That was it! I rearranged the pins and it worked perfect for HOURS! After this initial test, I wanted to install the power supply inside and put it to work! The process can be found in this instructional video that I made documenting the process. I spent a total of 10 hours trying to fit it into the case! But oh, was it worth it!
    After using it for several months, I am simply in LOVE with the PowerMac G4 and PowerPC for being so ahead of their time! The thing is wonderful! I did hit a snag when it started randomly freezing, but found that replacing the hard drive took care of that!
    Wonderful!


    Now, the present.

    I have fallen in love with this machine and it has so much potential I'd be torn to sell it.

    Just a few days ago I picked up a Rage XL and found a person that would gladly trade it for an nVidia GeForce 5200, AGP. So in a few days I will have the card in my hand.
    I found several instructional forums online specifying how to flash this card, specifically.

    As well, I've ordered a retail copy of Leopard that will be here in a short time.

    The Plan: After installing Leopard, I will install the video card. I'm going to flash the video card using my PC, backing up the original ROM to floppy disks, just in case. I, then, plan to tape contact 3 and 11, as this Mac supports the ADC and the slot is 4x, thus the pins will cause a short if not taped to insulate them.

    I'll keep you posted.

    Question: Do I need a separate card to monitor anything after installing the new AGP card? Or do I simply plug the flashed card in and use it right away?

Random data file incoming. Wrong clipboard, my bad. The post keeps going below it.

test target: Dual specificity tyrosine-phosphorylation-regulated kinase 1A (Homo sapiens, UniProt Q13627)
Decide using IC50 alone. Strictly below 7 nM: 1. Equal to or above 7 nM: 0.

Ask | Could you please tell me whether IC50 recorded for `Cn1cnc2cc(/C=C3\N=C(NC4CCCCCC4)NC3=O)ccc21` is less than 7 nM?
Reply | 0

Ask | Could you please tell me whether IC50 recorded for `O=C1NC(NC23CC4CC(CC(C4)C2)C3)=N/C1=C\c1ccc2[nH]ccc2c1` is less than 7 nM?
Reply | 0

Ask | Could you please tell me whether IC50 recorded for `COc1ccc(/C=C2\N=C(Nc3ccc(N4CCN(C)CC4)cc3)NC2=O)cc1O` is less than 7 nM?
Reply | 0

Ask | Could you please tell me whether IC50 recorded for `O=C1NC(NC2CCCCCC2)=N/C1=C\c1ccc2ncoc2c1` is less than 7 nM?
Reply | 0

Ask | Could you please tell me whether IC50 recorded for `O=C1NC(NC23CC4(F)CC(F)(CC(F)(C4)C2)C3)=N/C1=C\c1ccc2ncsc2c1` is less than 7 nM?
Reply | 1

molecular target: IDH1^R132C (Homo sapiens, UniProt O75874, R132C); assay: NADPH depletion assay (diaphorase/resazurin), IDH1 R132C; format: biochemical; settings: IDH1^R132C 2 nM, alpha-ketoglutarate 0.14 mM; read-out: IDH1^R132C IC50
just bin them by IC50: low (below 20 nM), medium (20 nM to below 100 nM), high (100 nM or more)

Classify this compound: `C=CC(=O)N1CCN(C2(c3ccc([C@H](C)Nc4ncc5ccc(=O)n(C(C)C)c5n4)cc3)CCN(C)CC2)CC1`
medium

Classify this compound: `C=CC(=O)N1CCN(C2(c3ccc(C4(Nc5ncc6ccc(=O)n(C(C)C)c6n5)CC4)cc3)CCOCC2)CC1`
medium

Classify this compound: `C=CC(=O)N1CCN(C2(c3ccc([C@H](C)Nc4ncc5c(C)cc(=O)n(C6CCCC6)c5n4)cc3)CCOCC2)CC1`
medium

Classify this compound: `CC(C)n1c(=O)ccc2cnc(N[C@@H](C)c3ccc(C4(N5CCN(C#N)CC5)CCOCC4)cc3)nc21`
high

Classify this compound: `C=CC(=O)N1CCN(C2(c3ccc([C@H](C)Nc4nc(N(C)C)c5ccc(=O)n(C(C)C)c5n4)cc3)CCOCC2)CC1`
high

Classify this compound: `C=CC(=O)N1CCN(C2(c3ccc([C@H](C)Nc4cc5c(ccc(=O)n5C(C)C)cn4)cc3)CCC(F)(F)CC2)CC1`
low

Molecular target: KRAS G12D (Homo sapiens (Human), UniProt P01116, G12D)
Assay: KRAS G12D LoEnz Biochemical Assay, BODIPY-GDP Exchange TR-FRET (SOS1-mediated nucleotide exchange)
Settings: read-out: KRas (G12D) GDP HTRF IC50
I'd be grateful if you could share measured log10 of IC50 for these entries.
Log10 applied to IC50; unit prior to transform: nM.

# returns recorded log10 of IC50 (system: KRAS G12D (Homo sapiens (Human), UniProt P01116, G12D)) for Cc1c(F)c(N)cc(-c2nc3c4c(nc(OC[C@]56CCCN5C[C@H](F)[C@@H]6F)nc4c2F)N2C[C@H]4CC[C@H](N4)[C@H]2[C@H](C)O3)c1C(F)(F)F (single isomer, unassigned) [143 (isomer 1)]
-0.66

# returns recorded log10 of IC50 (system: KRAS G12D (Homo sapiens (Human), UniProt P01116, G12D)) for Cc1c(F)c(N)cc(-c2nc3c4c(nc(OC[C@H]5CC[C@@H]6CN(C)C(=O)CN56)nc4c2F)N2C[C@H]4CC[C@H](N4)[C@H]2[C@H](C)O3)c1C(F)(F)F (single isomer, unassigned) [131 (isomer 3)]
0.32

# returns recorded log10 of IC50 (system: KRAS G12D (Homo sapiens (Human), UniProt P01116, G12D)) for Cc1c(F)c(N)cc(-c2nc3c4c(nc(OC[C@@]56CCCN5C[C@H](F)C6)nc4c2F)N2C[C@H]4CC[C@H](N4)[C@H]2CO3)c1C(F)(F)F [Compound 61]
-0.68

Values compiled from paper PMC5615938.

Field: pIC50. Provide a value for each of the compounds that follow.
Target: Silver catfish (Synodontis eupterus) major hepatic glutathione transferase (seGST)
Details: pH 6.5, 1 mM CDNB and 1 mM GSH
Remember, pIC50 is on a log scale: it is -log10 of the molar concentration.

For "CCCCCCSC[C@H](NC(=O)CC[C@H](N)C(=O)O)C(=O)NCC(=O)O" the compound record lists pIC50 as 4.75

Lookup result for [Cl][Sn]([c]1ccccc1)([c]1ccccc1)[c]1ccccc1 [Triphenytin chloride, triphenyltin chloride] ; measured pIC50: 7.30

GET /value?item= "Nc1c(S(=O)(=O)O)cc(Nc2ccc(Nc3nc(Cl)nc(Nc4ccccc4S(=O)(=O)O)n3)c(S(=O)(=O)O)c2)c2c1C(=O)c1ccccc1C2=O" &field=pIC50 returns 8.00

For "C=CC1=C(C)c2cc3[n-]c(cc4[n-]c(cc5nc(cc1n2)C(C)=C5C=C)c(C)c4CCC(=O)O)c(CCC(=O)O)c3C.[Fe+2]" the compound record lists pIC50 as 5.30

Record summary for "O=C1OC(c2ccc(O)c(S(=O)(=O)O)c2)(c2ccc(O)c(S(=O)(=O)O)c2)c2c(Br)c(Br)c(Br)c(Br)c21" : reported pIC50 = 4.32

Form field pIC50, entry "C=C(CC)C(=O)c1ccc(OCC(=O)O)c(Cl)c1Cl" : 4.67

Also, my power supply does not have a 25v pin, as I replaced it with a regular ATX power supply. Do I still need to tape these pins?

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  2. thread starter macrumors 68030

    MrCheeto

    Joined:
    Nov 2, 2008
    #2
    OK, I've been told the exact specs of the card.

    It's a 128mb (twice the memory I have now) nVidia GeForce 5200 with a fan installed rather than the original heat sink (great, because I hear they run hotter if flashed for MacOS).

    It has DVI, S-Video and VGA, greatness!

    Anybody here have experience with this card? I simply can't live without good Quake III and Doom II performance.

    Leopard will be here tomorrow! I hope it's not a crate from the Congo with the remains of a Jaguar in it like so many years ago, damn eBay.

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  3. macrumors 6502a

    TheSVD

    Joined:
    Sep 3, 2008
    Location:
    The Jolly Ol' Midlands, England
    #3
    ah thats looks so damn cool man :)
    i wish i had some old computer to fix up, that looks awesome!
    good luck with it man :)
     
  4. macrumors G5

    Consultant

    Joined:
    Jun 27, 2007
    #4